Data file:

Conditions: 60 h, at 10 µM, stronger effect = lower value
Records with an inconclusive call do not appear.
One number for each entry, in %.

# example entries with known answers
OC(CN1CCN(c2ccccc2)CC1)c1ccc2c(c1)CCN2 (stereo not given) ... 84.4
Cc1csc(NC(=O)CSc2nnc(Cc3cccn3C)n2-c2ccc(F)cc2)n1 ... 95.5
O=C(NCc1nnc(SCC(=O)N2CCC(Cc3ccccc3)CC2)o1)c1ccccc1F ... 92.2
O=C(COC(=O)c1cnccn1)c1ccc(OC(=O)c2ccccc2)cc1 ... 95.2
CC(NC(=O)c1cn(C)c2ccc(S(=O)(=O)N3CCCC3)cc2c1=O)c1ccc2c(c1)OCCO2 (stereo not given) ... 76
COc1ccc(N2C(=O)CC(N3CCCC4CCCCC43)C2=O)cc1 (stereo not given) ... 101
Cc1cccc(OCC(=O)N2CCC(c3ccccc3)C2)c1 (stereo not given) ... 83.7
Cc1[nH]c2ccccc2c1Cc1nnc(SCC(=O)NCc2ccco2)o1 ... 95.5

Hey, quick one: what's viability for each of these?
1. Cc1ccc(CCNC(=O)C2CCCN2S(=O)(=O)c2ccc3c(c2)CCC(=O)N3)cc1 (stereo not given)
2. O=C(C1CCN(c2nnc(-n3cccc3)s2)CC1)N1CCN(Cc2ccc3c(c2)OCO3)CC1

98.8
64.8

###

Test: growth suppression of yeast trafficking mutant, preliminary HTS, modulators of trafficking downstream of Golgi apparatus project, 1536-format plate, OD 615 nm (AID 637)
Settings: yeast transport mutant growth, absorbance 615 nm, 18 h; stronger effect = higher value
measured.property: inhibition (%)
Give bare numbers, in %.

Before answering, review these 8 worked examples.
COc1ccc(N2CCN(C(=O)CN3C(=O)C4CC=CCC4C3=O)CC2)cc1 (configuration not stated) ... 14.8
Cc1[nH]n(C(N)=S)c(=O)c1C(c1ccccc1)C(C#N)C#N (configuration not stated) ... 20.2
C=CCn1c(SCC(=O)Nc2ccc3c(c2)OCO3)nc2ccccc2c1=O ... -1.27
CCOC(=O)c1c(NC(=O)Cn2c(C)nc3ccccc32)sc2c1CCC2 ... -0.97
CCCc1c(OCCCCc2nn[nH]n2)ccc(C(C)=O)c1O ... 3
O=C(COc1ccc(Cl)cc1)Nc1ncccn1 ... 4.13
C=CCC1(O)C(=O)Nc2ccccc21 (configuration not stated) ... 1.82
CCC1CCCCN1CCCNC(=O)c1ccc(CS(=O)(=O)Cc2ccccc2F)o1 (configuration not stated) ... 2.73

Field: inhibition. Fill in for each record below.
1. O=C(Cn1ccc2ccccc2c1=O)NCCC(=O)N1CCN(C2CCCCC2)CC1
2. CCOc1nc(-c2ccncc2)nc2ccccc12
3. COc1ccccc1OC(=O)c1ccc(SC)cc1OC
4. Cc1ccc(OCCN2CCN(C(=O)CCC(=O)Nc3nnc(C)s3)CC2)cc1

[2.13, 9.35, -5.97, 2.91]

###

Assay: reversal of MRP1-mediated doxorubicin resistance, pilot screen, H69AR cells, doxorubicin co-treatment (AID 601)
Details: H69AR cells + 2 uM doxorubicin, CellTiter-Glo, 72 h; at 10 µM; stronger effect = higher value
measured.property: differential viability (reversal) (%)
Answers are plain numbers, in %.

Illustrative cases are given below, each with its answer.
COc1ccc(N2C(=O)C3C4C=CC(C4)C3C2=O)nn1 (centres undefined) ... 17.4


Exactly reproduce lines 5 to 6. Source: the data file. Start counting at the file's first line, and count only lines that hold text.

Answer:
OC(CN1CCN(c2ccccc2)CC1)c1ccc2c(c1)CCN2 (stereo not given) ... 84.4
Cc1csc(NC(=O)CSc2nnc(Cc3cccn3C)n2-c2ccc(F)cc2)n1 ... 95.5